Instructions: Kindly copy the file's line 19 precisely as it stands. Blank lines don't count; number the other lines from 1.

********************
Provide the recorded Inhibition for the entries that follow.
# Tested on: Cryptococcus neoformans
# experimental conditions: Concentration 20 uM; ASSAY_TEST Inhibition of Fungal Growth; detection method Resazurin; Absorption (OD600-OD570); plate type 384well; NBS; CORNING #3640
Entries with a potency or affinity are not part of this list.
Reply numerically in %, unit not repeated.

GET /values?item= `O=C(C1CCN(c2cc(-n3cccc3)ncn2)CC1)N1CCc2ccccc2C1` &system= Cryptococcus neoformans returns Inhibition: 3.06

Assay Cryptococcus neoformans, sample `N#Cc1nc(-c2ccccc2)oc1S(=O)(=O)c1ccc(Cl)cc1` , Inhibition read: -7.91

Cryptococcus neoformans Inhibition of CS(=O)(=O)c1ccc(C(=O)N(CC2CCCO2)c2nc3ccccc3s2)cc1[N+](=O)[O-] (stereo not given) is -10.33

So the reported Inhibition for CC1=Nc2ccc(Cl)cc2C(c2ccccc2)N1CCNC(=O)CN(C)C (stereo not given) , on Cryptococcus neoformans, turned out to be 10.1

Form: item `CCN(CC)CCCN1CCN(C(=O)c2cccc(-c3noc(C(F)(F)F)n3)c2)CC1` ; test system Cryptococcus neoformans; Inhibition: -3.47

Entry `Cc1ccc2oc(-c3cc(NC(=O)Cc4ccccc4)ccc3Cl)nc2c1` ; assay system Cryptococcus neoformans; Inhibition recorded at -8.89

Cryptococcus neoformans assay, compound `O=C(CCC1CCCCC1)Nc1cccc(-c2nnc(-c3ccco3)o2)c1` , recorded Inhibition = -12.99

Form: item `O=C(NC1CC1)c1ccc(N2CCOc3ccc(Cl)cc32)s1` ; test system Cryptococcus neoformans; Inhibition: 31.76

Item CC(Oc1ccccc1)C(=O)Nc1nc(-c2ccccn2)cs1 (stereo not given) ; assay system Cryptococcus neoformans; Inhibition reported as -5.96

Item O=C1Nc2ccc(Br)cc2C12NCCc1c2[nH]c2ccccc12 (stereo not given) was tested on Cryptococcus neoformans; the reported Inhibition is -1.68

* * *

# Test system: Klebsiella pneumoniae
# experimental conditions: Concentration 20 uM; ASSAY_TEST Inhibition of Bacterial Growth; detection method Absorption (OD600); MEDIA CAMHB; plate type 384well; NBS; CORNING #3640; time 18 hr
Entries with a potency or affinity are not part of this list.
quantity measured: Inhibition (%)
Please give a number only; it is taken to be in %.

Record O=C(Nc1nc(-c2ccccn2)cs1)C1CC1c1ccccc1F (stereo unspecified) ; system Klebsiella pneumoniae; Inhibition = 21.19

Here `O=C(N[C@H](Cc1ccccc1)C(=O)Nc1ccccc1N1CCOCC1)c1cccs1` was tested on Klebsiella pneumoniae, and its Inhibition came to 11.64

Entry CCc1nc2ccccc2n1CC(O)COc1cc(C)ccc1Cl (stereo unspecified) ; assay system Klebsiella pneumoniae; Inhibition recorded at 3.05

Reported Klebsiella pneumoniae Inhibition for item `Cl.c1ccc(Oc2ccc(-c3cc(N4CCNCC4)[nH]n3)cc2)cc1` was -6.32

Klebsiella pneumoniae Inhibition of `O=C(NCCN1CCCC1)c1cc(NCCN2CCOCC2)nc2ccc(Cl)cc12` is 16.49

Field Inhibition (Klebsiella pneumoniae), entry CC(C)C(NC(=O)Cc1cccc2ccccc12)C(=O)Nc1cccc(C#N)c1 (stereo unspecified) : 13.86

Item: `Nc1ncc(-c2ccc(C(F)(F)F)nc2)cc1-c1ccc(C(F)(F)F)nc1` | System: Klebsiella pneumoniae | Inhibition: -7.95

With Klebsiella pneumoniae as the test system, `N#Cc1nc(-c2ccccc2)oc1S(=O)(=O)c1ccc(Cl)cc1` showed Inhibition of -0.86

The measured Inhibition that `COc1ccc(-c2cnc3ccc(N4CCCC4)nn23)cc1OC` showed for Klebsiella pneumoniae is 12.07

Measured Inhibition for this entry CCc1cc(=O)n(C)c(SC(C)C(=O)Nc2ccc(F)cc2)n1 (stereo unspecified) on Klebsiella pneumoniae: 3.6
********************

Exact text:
Entries with a potency or affinity are not part of this list.